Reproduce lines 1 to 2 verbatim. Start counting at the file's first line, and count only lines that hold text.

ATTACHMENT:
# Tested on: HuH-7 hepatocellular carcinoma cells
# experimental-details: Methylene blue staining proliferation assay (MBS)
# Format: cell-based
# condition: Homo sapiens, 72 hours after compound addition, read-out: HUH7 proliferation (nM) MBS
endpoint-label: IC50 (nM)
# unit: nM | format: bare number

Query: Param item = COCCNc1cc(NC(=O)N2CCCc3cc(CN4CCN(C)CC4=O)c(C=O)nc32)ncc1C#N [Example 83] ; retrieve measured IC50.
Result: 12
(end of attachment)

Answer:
# Tested on: HuH-7 hepatocellular carcinoma cells
# experimental-details: Methylene blue staining proliferation assay (MBS)